On the right is a stunning piece of writing from Inkie with the words ‘Take the money and run’ with the words ‘the’ and ‘and run’ highlighted in different fontd and colours from the main body of writing. The ‘the’ is just so Inkie!
While I am not too sure what the whole piece refers to, I don’t think matters too much because the class of the artistry simply screams out – one of the best collaborations I have seen for quite a while. What is it about this wall?
You know that the world has gone all topsy-turvy when Inkie hits so many walls in Bristol in such a short time. I am not complaining mind, and it is perhaps one of the few upsides of the coronavirus epidemic that Inkie seems to be spending more time in his native Bristol.
This is a recent piece in the tunnel painted alongside Tizer who has made two visits to Bristol in as many months. This is a lovely four-colour filled piece blended horizontally in two contrasting hues. Slightly less elaborate than some of his Oieces, but beautifully decorated with hearts and stars. Always, always great to find an Inkie piece.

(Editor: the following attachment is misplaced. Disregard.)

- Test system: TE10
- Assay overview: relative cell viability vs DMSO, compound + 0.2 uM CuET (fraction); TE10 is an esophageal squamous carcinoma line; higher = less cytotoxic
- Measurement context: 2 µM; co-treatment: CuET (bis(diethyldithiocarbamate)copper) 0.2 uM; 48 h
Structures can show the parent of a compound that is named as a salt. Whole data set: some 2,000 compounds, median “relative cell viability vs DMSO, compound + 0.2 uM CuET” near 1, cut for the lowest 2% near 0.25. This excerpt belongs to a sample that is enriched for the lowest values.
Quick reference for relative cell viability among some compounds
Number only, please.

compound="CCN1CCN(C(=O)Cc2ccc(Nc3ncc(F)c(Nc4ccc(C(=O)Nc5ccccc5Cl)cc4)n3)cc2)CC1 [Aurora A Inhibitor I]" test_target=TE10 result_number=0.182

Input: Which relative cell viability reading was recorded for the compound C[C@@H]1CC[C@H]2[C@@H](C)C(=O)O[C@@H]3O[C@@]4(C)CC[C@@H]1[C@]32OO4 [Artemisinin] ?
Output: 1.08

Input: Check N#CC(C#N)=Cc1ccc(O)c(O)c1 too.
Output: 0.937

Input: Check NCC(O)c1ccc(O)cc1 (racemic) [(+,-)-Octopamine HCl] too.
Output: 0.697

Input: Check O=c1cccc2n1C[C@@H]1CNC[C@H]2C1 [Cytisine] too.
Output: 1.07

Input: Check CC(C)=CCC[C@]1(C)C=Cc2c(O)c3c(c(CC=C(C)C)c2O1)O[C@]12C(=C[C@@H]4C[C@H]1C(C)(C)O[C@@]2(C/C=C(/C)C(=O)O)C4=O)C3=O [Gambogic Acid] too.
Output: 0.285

Yet another outstanding piece from Inkie in this purple patch we are lucky enough to be witnessing in Bristol at the moment. I am guessing that Inkie has a bit of time on his hands at the moment… maybe it is a pandemic thing and if it is then it is an upside as far as I am concerned.
Alongside some of his friends (posts to follow soon) this appeared about a week or so ago at the top end of Stapleton Road. It is an absolute classic and painted in colours that he has used before, from memory he painted a van in similar shades. Those of you who follow Thursday Doors, might well see this piece again sometime in the future (door hidden under the I and E). I will never tire of his work and am really enjoying this current spate.
As part of a recent paint jam, the walls of the Dare To nightclub were given something of a stupendous makeover and would be the envy of many a building in Bristol. This piece was one of four on this elevation and is by Inkie.
It would seem that Inkie is spending a lot of time in the Bristol area at the moment and is hitting a lot of walls. I can’t think of a time when I have seen so many new pieces from him in such a short space of time. We are being spoilt. This is a particularly nice one in pink, featuring the one and only Pink Panther. A real beauty and so typically Inkie if you know what I mean.
It is always a treat to find an Inkie piece, and to come across two new ones in the space of about month is a great excuse for celebration. This one appeared a week or two back on the long wall at Dean Lane alongside Soker and Zooki (an artist I am unfamilar with).